I seem to remember last time there was a poll, I mentioned that I thought the polling station was an old Nissan hut people asked for photos, so here it is:
Most people in my county (and more than half of the country) voted Leave. Now Cornwall is a bit of a laughing stock, because it appears some people didn't realise that leaving the EU would mean no more EU money to float the many EU projects in Cornwall. The profits from regaining fishing rights from the much-resented Spanish fishing fleet seem unlikely to compensate.
Still, we don't know what will happen next. At the moment everything seems to be up in the air. This has to mean good possibilities as well as bad ones...?
I don't believe that 17,410,742 Britons are all racists and bad people, and I do think that dismissing anyone who was considering making a Leave vote as a racist idiot was... not a good way to get over an argument, let alone win hearts and minds of voters who feel marginalised. I really hope we can pull something good out of the bag after all, or at the very least muddle through and reassure the people who are currently (and quite understandably) frightened and feeling unwanted. I'd feel much happier if I thought anyone had a clear idea of how that might work. :-/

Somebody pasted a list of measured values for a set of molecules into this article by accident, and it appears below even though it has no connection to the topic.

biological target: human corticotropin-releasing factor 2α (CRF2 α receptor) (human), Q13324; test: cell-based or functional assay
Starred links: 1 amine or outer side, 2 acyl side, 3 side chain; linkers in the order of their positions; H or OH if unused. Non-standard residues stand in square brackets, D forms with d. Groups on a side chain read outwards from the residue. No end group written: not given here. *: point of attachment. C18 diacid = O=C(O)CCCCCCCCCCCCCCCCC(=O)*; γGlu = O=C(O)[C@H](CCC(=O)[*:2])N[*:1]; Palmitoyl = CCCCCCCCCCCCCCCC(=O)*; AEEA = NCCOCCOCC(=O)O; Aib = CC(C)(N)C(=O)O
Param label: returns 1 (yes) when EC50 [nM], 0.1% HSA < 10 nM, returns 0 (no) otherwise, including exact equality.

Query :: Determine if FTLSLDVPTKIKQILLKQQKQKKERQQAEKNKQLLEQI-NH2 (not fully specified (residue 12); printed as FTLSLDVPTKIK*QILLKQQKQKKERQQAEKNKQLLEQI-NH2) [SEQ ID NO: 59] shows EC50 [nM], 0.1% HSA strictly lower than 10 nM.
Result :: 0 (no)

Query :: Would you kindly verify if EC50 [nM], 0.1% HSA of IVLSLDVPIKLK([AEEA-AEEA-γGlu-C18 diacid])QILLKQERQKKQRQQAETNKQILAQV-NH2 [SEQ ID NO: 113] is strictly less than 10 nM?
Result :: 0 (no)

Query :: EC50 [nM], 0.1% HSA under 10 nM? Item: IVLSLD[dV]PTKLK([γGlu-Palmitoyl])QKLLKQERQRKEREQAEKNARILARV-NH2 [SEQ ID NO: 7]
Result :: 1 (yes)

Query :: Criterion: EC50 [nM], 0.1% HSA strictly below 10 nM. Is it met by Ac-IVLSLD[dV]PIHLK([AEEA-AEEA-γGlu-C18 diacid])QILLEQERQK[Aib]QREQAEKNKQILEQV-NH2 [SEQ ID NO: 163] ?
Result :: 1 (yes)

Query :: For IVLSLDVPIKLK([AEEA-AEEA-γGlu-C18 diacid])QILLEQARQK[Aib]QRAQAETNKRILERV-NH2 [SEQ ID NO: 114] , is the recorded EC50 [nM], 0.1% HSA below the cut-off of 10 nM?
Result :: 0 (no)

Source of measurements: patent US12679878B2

On the way back from voting, I was delighted to see that the Garden Pigs had returned. I thought these pigs had gone off to become sausages when they vanished at the end of the autumn, but no, here they are again, snuffling among the bracken that has sprung up in their absense.
I wish I understood better how people had decided to vote. I was interested to see how the distribution of 'remain' and 'leave' signs formed itself into little groupings. I don't think I saw one village that had equal numbers of both.
Calstock, which is a touristy, arty sort of village on the river, was 100% Remain, and although the Remain signs were scattered across the village, they were all from the one source: they were all Labour Party remain signs.
Whereas Chilsworthy had only one sign: a very small Remain sign from the official Strongerin campaign, not a political party, adorning one of the larger and grander houses of the village.
Up the road in Coxpark, not a mile away, there were several Vote Leave signs which in colour and design were very similar to the Labour Remain ones. I'm guessing that both the Labour Remain signs in Calstock, and the Vote Leave signs in Coxpark, were requested by a single person and handed out by them, but they must surely have been put up by different people in different households. I find the grouping odd.
Two villages away in Luckett, there were quite a lot more Vote Leave signs, but they were UKIP ones in yellow and purple.
I wonder if these signs convince people. And I wonder if being in a grouping of people all putting up signs influences voters, and why the groupings are geographically so tiny, yet spread across multiple apparently unrelated households.